WASHINGTON - Cuts in the federal Guaranteed Student Loan program proposed by a Senate education committee could make profit margins too tight for many banks to keep making loans, lobbyists and state education officials say.
If many of the 7,800 banks that now make student loans were to leave the business, that would presumably lessen the need for tax-exempt student loan bonds. State education authorities use bond proceeds to purchase the federally guaranteed loans from the banks.
The reductions proposed by the Senate Labor and Human Resources Committee, if enacted, would hobble the student loan program just when it needs to look its best, lobbyists and education officials say.
That is because the committee is also proposing to create a program of direct student loans made by colleges that would coexist with the current system for the next four years. In 1997, Congress would have to choose which system would survive.
"The private sector is going to look bad here," said a government official who requested anonymity. "Banks aren't going to lend money if they can't make a normal profit out of it." with the result that "we're going to find ourselves without enough capital in the market."
The cuts in the current system were approved by the committee June 10 in response to a directive from congressional budget writers to find $4.3 billion in savings among the programs under the committee's jurisdiction. The direct loan proposal was also approved as part of that cost-cutting initiative.
The panel's measure is part of a larger budget and tax package, known as the budget reconciliation bill, that the Senate began debate on yesterday. The Senate is expected to take a final vote on the package later this week.
The cost-cutting measures include lowering the yield banks receive on student loans to 2.5 percentage points above the current rate on Treasury bills, from the current 3.1 points. Under the proposal, the federal government would also be permitted to charge a number of user fees, such as a 0.25% transfer fee for any loans sold by one holder to another.
The result is that banks are "not going to get adequate compensation for administrative costs," said the government official.
"With that level of cuts, the large majority of banks will likely exit the program [because] it will certainly be extremely difficult to make money out of it except for.the very largest institutions." said Fritz Elmendorf, vice president of communications for the Consumer Bankers Association.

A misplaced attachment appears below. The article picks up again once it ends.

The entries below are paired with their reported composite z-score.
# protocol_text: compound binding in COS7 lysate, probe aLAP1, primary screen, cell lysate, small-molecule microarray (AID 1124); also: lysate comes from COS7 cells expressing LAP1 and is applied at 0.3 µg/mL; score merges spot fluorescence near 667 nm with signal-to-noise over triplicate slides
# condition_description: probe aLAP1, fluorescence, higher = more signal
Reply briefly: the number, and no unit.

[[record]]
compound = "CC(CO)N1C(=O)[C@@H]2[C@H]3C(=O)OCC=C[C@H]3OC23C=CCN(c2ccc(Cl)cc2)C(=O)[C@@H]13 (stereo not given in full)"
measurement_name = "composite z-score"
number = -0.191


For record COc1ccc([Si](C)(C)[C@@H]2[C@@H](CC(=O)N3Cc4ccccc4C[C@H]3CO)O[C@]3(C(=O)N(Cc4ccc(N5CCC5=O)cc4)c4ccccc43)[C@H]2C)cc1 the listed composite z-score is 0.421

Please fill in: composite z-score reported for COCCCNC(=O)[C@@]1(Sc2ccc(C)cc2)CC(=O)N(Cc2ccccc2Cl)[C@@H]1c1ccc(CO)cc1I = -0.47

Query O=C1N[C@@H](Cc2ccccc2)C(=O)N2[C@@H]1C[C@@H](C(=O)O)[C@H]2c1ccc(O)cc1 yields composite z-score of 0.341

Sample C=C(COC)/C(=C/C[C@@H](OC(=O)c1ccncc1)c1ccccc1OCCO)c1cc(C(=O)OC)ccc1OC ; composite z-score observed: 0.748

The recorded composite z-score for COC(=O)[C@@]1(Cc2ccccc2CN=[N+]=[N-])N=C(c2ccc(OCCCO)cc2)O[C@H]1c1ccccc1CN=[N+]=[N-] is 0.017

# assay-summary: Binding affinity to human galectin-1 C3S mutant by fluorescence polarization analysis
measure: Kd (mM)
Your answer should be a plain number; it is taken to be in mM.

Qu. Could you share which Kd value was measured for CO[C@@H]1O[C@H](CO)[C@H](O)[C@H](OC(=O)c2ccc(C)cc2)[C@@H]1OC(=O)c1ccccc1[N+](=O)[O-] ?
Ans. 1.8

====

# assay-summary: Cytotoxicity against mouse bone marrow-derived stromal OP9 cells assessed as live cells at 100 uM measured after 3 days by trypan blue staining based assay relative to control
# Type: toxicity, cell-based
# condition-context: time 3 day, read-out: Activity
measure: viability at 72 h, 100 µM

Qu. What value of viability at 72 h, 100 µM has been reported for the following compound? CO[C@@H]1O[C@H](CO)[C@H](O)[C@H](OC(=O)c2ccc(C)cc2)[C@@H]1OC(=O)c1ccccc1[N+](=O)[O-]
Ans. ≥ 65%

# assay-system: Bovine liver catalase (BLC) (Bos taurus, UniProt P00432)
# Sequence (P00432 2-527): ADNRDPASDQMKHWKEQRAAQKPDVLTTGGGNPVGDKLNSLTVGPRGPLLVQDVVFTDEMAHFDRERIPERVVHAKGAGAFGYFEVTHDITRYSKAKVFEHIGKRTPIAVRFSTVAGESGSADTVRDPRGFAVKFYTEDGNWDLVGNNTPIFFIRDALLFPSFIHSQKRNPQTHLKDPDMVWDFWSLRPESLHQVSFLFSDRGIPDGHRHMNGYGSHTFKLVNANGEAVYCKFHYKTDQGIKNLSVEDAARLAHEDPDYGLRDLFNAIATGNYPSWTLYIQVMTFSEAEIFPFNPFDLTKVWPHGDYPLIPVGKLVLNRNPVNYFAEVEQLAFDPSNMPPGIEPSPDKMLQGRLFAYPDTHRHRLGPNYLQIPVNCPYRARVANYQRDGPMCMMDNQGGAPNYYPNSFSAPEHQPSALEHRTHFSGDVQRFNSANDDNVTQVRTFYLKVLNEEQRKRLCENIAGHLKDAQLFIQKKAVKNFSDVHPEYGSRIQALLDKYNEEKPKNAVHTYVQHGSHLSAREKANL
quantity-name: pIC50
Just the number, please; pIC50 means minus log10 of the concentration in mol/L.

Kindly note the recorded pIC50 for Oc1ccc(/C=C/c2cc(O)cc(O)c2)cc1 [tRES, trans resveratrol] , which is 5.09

The House version of the reconciliation package does not contain the cost-cutting measures devised by the Senate committee. That is because the House Education and Labor Committee derived nearly all of its $4.3 billion in savings from its version of a direct lending proposal.
Under the House bill, direct lending would be fully phased in after four years, while in the Senate committee version, only 50% of total student loan volume would come from direct loans by the end of that period.
Another difference is that the House bill would permit an automatic switch to full direct lending after four years, while the Senate committee proposal would require Congress to study both programs and determine which one is better.
The Senate panel scaled back its direct lending plan to answer the concerns of committee members who feared moving too quickly to implement the new system. But advocates worry that the current system would be weakened by the cuts that the panel included to reach the $4.3 billion savings mark.
"One of the areas that we have been concerned about has been that, if there is a policy decision made to switch to direct lending, the [viability of the current] program in the meantime has to be assured, so that there isn't a failure to provide lending to students" in the next four years, said Larry O'Toole, the president of the New England Education Loan Marketing Corp.
"The Senate bill and its cuts, I think presents some challenge to that," O'Toole said. "It would cut the current program substantially during the transition period."
Another state official said he was also concerned about cost-cutting measures aimed directly at the education authorities. For example, many state agencies now charge students an administrative fee of up to 3% on loans, but the Senate committee has proposed capping the fee at 1%.
"As much as the cost provisions are needed, I think they're going to make it very difficult for some agencies to survive," said Donald Vickers, executive director of the Vermont Student Assistance Corp.
Gary Rieman, a student loan official in Illinois, said he is also worried about the future.
"There clearly are [loans] in the pipeline for us to purchase [but] we are in a different environment today than we would have been if there weren't such substantial changes proposed," said Rieman, who is director of the Illinois Student Assistance Commission's Illinois Designated Account Purchase Program. "We know the business in the future isn't going to be the same."